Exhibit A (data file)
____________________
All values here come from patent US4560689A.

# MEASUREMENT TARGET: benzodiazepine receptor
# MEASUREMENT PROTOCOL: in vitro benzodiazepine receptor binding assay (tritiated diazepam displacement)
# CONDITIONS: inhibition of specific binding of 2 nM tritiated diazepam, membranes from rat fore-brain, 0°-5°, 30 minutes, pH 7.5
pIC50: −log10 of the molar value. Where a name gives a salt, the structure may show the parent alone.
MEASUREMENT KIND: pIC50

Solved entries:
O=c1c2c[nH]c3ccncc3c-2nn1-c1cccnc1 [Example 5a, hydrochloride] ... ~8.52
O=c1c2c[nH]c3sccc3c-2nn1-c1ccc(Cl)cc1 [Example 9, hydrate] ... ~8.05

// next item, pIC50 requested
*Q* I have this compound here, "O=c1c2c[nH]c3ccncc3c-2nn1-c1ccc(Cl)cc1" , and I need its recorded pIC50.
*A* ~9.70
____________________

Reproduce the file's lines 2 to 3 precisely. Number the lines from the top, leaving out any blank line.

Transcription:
# MEASUREMENT TARGET: benzodiazepine receptor
# MEASUREMENT PROTOCOL: in vitro benzodiazepine receptor binding assay (tritiated diazepam displacement)